Post from April, 2011

Change for the Sake of Your Art

Monday, 25. April 2011 0:01

In my last post I paraphrased Barney Davey when he mentioned that how artists promote themselves is constantly changing. Not only must artists constantly evaluate their marketing approach, but we must also continually monitor our working procedures and approaches to making our art, keeping ourselves and our art open to change.

Everywhere you turn, there are advocates for evaluation and change. Hazel Dooney has recently tweeted, “It’s time to reinvent my life and my self again. It’s disconcerting. But then I know that not to do it would be worse.” Virtual Photography Studio suggests that you should strive to be unrecognizable in five years. Seth Godin advises that we need to take control and set or reset our own agendas.

But change is scary. Change can be disorienting. In two recent blog posts, “Keep it Simple (Not Stupid)” and “I As Another,” Dooney explains some specific changes she has made and goes on to discuss why change frightens and disorients us so much: “Change is threatening because it replaces the past with something new. New experiences also change the context of the memories we’ve retained.” In keeping with her declared changes, Dooney announced that she would be closing her blog, which has been active since December, 2006. (I would encourage those who are interested to quickly read her ideas before they disappear; she has much to say about art and the creation and marketing of art.)

No matter how threatening change is, it is a necessity. The alternative is to go stale, to keep producing the old and familiar. While that may be comfortable, it is not creative, it contains no growth. And, like a business, an artist who is not growing is dying. Sharon Weaver writing on Empty Easel maintains that “your art will never improve…until you embrace change.”

So, once again, it seems that we must face the frightening. First it was marketing and sales, and now it’s reinvention. Will baby steps work this time? I think not. I think that in order to make any change that is meaningful, you must jump. You must risk. Oh, you may plan, but the outcome of any significant change is uncertain. However, the rewards are tremendous. I know an actress who was also a singer who is now a singer who also acts. And she is tremendously productive and happy. It came time, she told me, to move on to the next phase of her career. That move was not without risk, but it paid off.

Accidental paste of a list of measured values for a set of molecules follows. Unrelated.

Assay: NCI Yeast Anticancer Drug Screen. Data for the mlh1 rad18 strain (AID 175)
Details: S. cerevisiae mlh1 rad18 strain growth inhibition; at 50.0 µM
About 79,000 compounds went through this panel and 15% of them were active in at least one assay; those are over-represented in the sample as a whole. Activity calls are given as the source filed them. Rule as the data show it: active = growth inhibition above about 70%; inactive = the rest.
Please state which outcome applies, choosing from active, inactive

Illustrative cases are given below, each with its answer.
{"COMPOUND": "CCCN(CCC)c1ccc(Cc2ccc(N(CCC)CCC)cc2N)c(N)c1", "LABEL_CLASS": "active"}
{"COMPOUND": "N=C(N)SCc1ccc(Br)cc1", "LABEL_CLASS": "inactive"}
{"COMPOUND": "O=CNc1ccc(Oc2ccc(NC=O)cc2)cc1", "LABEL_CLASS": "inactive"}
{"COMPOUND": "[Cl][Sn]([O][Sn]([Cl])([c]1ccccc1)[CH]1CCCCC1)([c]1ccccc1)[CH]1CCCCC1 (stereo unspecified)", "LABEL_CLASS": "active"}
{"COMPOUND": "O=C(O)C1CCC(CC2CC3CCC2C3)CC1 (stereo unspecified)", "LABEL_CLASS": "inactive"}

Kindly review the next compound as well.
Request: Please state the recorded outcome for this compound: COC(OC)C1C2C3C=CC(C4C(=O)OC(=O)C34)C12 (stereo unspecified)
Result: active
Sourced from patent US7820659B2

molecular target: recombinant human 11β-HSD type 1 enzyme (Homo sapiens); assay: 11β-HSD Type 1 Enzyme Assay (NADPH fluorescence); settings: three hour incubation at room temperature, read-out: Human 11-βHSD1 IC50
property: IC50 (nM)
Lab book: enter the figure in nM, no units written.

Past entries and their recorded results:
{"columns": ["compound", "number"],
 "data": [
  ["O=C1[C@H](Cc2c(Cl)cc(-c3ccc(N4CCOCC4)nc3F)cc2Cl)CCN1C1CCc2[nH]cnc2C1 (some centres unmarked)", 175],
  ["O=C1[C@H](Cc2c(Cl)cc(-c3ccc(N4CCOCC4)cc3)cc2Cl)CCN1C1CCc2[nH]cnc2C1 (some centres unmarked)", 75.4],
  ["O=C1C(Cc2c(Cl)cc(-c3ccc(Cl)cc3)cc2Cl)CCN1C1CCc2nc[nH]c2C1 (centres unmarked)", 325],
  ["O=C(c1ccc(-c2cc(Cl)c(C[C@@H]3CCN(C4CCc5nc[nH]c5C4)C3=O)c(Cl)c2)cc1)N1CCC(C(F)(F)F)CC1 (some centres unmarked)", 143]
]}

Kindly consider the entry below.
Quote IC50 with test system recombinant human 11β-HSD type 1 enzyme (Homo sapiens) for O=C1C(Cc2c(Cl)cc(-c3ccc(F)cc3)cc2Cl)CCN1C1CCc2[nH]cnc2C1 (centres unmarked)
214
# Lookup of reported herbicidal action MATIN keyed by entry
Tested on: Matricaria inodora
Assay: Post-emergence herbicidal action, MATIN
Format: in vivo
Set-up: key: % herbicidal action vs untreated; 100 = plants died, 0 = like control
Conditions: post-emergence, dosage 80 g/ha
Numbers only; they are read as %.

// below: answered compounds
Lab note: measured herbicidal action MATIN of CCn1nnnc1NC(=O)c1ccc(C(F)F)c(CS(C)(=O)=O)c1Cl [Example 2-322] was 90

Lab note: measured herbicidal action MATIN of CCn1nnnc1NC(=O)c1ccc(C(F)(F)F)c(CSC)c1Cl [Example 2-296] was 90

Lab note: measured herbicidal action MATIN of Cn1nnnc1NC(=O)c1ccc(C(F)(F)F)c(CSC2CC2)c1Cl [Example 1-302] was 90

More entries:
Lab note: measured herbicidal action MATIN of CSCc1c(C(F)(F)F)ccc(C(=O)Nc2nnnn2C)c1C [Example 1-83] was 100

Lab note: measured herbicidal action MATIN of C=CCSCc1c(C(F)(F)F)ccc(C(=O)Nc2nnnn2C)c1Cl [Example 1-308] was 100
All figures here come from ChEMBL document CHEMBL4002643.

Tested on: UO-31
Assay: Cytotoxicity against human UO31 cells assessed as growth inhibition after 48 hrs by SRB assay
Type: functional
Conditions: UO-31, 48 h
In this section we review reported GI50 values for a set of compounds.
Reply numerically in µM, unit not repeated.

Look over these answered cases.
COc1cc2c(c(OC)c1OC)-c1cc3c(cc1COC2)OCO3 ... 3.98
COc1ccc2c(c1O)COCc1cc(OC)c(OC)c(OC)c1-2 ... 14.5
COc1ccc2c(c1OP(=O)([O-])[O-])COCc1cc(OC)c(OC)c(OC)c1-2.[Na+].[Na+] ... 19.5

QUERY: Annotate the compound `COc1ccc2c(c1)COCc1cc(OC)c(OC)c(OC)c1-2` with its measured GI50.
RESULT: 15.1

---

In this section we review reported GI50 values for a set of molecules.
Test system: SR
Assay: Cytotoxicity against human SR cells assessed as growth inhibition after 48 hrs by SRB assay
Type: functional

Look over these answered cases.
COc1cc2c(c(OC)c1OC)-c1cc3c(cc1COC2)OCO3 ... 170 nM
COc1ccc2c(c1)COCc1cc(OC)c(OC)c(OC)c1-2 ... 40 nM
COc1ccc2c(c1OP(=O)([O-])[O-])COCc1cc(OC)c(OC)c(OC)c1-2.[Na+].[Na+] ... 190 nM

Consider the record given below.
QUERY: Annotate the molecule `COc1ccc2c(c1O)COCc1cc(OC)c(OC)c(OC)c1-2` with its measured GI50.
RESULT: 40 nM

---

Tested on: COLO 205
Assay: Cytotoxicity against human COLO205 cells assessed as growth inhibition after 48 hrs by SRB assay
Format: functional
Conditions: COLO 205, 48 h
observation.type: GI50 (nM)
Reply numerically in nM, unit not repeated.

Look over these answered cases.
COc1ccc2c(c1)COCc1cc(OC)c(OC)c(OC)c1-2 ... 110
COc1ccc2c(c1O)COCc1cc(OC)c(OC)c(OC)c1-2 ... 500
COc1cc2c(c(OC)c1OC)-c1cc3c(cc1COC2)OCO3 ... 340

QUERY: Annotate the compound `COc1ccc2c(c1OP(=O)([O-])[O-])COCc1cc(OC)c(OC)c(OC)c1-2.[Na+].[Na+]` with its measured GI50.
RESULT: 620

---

You will find many such stories. I, myself, have recently changed the concentration of my personal photographic practice. I created new approaches and new procedures and developed what were, for me, new forms. I had no idea what was going to happen, whether the change would be successful or I would fall on my nose. There was a lot of learning, preparation, and work involved in this new approach. But my efforts are now beginning to bear fruit, and I am feeling positive. I am still finding my way, but now, at least there is direction, albeit not fully charted.

As Rick Nelson’s “Garden Party” reminds us, some people can be expected to dislike what you do when you reinvent yourself or change directions. But you must ask yourself for whom are you making the change? What are you trying to accomplish? Where are you trying to go? I’m not sure that change for the sake of change is the best choice, but change for the sake of your art or the sake of your self may be one the better choices you can make. Change may not make you popular, but it will feed your artistic soul.

Category:Creativity, Photography | Comments (2) | Author:

Uncomfortable with Self-Promotion? Take Baby Steps

Monday, 18. April 2011 0:05

One of the things there is no shortage of is advice on how to be a “successful” artist. Make no mistake; in this context “successful” means “an artist who sells.” Sometimes it means “an artist who makes his/her living from his/her art.” In any case, it’s all about marketing and sales. And why not? Being a starving artist may sound like a romantic idea, but it’s only that. We can all point to artists who were successes only after they were dead, but is that the model you really want to follow?

The fact is, whether we are painters, photographers, sculptors, ceramicists, or writers, we want people to see our art, and hopefully be impacted by it. So we have two choices: give it away or sell it. The second alternative seems to be the better of the two, at least to me.